Cicilline Collecting Applications for Community Project Funding

Mar 18, 2021 Issues: Jobs and the Economy

WASHINGTON – In order to make the federal funding process more responsive to the needs of the American people, the U.S. House Appropriations Committee will accept requests this year from Members of Congress for Community Project Funding to support specific, worthwhile projects in the districts they represent. Applications from local and state governments, as well as 501(c)(3) non-profit organizations, will be submitted from individual Congressional offices to the Appropriations Committee to be considered for FY2022.

U.S. Congressman David N. Cicilline (RI-01), who has fought for the Community Project Funding initiative in recent years as a way to ensure more federal funding is invested in Rhode Island, announced today that his office is in the process of collecting applications from eligible entities to submit to the Appropriations Committee.

State and local governments, as well as 501(c)(3) non-profit organizations, can visit https://cicilline.house.gov/CommunityFunding and submit information regarding their request for Community Project Funding by 6pm on April 16, 2021.

Applicants will need to include:

  • Name of the recipient
  • Address of the recipient
  • Amount of the request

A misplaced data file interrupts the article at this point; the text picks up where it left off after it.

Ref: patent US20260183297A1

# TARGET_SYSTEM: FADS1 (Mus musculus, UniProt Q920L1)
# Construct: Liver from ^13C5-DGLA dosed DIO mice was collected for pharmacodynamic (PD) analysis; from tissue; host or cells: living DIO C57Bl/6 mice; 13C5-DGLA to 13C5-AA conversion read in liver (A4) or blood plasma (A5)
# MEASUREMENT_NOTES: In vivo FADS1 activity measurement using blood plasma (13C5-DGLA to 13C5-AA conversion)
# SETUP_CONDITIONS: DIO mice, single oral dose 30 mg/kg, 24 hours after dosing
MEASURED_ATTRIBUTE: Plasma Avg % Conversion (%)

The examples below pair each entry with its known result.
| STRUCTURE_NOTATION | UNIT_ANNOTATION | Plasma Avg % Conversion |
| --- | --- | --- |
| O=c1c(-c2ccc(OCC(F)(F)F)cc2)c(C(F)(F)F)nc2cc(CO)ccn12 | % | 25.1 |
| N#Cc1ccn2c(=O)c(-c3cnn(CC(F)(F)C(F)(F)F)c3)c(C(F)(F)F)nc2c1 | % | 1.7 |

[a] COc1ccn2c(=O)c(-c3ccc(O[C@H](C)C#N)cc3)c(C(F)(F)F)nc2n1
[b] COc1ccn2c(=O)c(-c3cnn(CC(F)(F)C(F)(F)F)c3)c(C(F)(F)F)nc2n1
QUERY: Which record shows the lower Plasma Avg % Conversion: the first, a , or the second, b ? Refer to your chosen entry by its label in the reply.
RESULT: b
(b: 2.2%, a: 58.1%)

• An explanation of the request, including its purpose, and why it is an appropriate use of government funds
  • Evidence of community support (i.e., letters of support from elected officials, published reports on the need for funding, projects listed on State intended-use plans, community development plans, or resolutions passed by city councils or boards)
  • For non-profits, evidence that the organizations work is primarily focused on Rhode Island’s First District

Members of Congress will be allowed to submit 10 requests from their districts to the House Appropriations Committee. Only projects with demonstrated community support will be considered. Funding is for Fiscal Year 2022 only. Eligible recipients are limited to state and local governments, and non-profit organizations as defined under Section 501(c)(3) of the Internal Revenue Code of 1986.

Federal programs may require a state or local match for projects. The match cannot be waived.